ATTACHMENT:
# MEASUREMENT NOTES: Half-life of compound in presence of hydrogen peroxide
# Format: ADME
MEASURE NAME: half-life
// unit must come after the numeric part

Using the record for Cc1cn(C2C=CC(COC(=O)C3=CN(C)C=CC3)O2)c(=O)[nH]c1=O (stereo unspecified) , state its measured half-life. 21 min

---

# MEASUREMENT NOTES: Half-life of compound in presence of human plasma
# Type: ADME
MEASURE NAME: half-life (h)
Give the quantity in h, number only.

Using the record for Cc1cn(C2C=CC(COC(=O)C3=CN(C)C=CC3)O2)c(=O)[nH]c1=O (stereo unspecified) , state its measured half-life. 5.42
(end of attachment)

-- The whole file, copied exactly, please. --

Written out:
# MEASUREMENT NOTES: Half-life of compound in presence of hydrogen peroxide
# Format: ADME
MEASURE NAME: half-life
// unit must come after the numeric part

Using the record for Cc1cn(C2C=CC(COC(=O)C3=CN(C)C=CC3)O2)c(=O)[nH]c1=O (stereo unspecified) , state its measured half-life. 21 min

---

# MEASUREMENT NOTES: Half-life of compound in presence of human plasma
# Type: ADME
MEASURE NAME: half-life (h)
Give the quantity in h, number only.

Using the record for Cc1cn(C2C=CC(COC(=O)C3=CN(C)C=CC3)O2)c(=O)[nH]c1=O (stereo unspecified) , state its measured half-life. 5.42